The Vorticists at Tate Britain

The Semple team recently visited ‘The Vorticists: Manifesto For A Modern World’ at the Tate Britain which is on until 4th September 2011. Despite lasting for only a brief period before and during World War One, Vorticism is regarded as one of the only truly avant garde art movements of the 20th Century and is often seen as growing out of Cubism, Futurism and Post-Impressionism. The group of artists, led by Wyndham Lewis, reacted against the normative culture and aesthetic of Edwardian Britain by embracing the modern world of industry and technology in their art.

Dorothy Shakespear Composition in Blue and Black c1914-15 Emerson Art Gallery Hamiltn College © Estate of Omar S. Pound

The movement, behind which were artists such as Joseph Epstein, Henri Gaudier-Breska and Frederick Etchells, has a turbulent history being founded on friendship, betrayal and an exacting artistic vision which the exhibition clearly demonstrates in its exploration of the Omega Workshops and the Rebel Arts Centre. These two rival institutions were instrumental in the formation of the group, as displayed by the galleries collection of personal letters, posters and invitations, as was CRW Nevinson’s lecture ‘Vital English Art’ .The term ‘vorticism’ was coined by writer Ezra Pound after Wyndham Lewis furiously objected to Nevinson terming him a futurist in this lecture and thus vorticism was born.

During their short time the Vorticists showed only two major exhibitions, one at the Dore galleries in June 1915 and one at the Penguin Club, despite producing a large number of paintings, drawing and statues. The exhibition displays over 100 of these works many of which are by the movements key female artists Jessica Dismoor, Dorothy Shakespear and Helen Saunders, including a newly discovered group of her paintings. This part of the exhibition also shows the movement to be transatlantic, rather than confined purely to Britain, and examines some of the main themes the Vorticists were preoccupied with. These included technology, the strong male figure and, in particular, the female body and childbirth; Joseph Epstein’s series of statues and drawings on this subject, revered just as much now as they were by his contemporaries, are given  appropriate prominence due to this.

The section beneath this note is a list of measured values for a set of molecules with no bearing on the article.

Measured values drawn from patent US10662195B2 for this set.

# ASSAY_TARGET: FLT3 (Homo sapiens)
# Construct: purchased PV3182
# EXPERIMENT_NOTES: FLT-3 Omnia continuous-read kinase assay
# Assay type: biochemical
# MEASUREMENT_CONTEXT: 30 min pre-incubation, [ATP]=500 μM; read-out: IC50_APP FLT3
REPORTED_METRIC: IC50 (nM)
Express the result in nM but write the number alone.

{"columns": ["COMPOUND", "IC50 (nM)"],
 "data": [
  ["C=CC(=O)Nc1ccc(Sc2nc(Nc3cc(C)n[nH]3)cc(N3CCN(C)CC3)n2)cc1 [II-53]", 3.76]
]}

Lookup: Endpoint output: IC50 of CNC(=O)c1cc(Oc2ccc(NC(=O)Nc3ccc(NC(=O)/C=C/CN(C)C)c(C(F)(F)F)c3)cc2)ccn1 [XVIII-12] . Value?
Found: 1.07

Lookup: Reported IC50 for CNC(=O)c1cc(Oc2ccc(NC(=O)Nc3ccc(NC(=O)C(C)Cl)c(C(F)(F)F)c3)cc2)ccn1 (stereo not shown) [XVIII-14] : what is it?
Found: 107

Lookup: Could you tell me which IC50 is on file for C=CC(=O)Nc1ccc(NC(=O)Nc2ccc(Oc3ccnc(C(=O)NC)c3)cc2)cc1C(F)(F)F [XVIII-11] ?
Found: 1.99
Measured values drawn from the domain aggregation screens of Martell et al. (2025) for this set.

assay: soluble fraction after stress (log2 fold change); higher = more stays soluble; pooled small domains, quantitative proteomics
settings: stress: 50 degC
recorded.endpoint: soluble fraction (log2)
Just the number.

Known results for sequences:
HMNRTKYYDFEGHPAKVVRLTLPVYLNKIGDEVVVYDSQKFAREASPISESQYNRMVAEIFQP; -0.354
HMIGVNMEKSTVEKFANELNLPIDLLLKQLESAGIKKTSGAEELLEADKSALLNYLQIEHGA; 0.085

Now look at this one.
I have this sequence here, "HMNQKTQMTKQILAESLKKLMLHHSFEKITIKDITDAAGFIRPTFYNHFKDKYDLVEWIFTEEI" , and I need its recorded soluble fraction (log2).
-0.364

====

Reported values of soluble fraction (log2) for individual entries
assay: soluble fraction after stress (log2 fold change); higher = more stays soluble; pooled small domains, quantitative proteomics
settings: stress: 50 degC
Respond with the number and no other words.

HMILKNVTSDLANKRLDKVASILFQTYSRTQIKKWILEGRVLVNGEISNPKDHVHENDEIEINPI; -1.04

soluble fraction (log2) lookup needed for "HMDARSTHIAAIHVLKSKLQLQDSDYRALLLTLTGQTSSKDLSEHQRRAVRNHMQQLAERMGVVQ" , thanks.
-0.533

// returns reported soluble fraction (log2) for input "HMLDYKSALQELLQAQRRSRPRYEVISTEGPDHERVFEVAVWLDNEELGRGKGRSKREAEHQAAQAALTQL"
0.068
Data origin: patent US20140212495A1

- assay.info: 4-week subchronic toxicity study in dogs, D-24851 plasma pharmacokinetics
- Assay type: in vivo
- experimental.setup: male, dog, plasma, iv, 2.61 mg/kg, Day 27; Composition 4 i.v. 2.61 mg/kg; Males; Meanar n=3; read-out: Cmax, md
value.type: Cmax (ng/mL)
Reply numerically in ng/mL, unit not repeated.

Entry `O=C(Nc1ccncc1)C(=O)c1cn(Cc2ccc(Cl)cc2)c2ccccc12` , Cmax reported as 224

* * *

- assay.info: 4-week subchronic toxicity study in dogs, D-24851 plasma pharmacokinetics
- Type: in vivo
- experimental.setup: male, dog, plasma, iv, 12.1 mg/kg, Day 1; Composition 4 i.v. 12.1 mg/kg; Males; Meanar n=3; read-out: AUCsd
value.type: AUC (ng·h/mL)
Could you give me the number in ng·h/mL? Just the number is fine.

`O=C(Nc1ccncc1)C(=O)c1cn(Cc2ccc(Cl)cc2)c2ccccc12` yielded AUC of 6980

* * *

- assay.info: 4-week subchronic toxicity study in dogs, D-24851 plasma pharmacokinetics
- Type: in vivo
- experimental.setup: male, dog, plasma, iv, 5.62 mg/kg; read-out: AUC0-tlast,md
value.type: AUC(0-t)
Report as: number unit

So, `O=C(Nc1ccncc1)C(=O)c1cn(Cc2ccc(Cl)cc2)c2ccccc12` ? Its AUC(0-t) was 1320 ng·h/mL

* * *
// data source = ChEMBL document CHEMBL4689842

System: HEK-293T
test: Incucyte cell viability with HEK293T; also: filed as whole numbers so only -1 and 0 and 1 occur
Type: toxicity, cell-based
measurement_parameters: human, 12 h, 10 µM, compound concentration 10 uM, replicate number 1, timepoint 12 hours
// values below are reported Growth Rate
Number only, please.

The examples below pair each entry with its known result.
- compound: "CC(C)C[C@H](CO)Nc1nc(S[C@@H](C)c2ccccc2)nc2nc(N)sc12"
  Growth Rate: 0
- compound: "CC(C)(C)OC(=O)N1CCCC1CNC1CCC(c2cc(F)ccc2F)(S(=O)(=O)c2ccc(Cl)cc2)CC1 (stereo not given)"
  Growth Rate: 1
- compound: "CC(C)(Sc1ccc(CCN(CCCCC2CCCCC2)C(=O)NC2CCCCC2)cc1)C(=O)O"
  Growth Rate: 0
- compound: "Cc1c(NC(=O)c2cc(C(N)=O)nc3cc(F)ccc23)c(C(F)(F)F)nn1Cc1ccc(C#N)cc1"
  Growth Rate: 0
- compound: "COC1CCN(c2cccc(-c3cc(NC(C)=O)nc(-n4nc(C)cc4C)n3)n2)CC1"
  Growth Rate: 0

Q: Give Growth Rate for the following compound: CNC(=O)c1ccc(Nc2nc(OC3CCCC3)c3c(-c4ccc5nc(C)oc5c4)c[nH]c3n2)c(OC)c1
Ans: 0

David Bomberg The Mud Bath 1914 © Tate

The other major achievement of the Vorticists was the publication of two issues of their magazine ‘Blast’, the first of which the gallery has reproduced to allow viewers the experience of contemporary readers. This magazine, with its fuchsia pink cover and unusual typography, was a bold statement against the established way for all to see. It dealt not just with the Vorticist vision but with issues such as female suffrage and the war, an event which would eventually spell the end for the movement. The exhibition’s detailed and interactive display of ‘Blast’ magazine makes it clear that vorticism was not just a movement of artists but also writer’s and philosophers.

Blast No. 1: Review of the Great English Vortex, June 20, 1914 (Edited by Wyndham Lewis) The Poetry Collection, State University of New York at Buffalo © Wyndham Lewis and the estate of Mrs G A Wyndham Lewis by kind permission of the Wyndham Lewis Memorial Trust (a registered charity)

Wyndham Lewis once said that vorticism was found ‘at the heart of the whirlpool [in] a great silent place where all the energy is concentrated.’ It may have been as short lived as a whirlpool but vorticism’s vibrancy and energy impacted on modern art in a way that was undeniably long lasting.

Zoe Dickens

The Vorticists: Manifesto for a Modern World

Tate Britain 14 June – 4 September 2011

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